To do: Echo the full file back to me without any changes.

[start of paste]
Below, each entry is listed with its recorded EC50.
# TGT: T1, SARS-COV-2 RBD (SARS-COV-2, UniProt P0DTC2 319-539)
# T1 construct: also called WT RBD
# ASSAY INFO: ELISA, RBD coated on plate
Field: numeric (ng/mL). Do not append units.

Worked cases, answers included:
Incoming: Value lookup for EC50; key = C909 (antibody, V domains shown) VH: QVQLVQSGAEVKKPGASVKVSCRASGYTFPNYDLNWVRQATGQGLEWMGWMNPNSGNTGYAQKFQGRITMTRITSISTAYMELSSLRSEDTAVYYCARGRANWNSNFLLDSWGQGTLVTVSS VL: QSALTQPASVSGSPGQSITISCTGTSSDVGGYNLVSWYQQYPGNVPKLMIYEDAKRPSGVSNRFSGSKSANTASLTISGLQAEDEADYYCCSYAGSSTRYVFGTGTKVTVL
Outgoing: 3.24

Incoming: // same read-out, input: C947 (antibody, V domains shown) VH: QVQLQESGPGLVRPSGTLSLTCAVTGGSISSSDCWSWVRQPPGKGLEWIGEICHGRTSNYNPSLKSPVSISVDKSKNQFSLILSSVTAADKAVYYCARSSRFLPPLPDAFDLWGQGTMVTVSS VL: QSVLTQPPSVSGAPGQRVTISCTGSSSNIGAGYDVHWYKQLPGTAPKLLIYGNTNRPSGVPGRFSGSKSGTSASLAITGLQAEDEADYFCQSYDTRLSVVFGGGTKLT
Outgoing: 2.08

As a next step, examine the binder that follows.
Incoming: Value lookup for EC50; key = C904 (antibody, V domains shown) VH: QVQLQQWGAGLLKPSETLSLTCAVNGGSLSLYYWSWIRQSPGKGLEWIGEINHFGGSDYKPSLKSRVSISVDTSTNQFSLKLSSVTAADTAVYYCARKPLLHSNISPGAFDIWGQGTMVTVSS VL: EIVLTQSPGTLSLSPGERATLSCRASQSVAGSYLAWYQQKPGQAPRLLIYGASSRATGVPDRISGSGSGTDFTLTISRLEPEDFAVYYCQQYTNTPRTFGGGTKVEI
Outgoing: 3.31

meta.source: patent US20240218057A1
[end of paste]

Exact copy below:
Below, each entry is listed with its recorded EC50.
# TGT: T1, SARS-COV-2 RBD (SARS-COV-2, UniProt P0DTC2 319-539)
# T1 construct: also called WT RBD
# ASSAY INFO: ELISA, RBD coated on plate
Field: numeric (ng/mL). Do not append units.

Worked cases, answers included:
Incoming: Value lookup for EC50; key = C909 (antibody, V domains shown) VH: QVQLVQSGAEVKKPGASVKVSCRASGYTFPNYDLNWVRQATGQGLEWMGWMNPNSGNTGYAQKFQGRITMTRITSISTAYMELSSLRSEDTAVYYCARGRANWNSNFLLDSWGQGTLVTVSS VL: QSALTQPASVSGSPGQSITISCTGTSSDVGGYNLVSWYQQYPGNVPKLMIYEDAKRPSGVSNRFSGSKSANTASLTISGLQAEDEADYYCCSYAGSSTRYVFGTGTKVTVL
Outgoing: 3.24

Incoming: // same read-out, input: C947 (antibody, V domains shown) VH: QVQLQESGPGLVRPSGTLSLTCAVTGGSISSSDCWSWVRQPPGKGLEWIGEICHGRTSNYNPSLKSPVSISVDKSKNQFSLILSSVTAADKAVYYCARSSRFLPPLPDAFDLWGQGTMVTVSS VL: QSVLTQPPSVSGAPGQRVTISCTGSSSNIGAGYDVHWYKQLPGTAPKLLIYGNTNRPSGVPGRFSGSKSGTSASLAITGLQAEDEADYFCQSYDTRLSVVFGGGTKLT
Outgoing: 2.08

As a next step, examine the binder that follows.
Incoming: Value lookup for EC50; key = C904 (antibody, V domains shown) VH: QVQLQQWGAGLLKPSETLSLTCAVNGGSLSLYYWSWIRQSPGKGLEWIGEINHFGGSDYKPSLKSRVSISVDTSTNQFSLKLSSVTAADTAVYYCARKPLLHSNISPGAFDIWGQGTMVTVSS VL: EIVLTQSPGTLSLSPGERATLSCRASQSVAGSYLAWYQQKPGQAPRLLIYGASSRATGVPDRISGSGSGTDFTLTISRLEPEDFAVYYCQQYTNTPRTFGGGTKVEI
Outgoing: 3.31

meta.source: patent US20240218057A1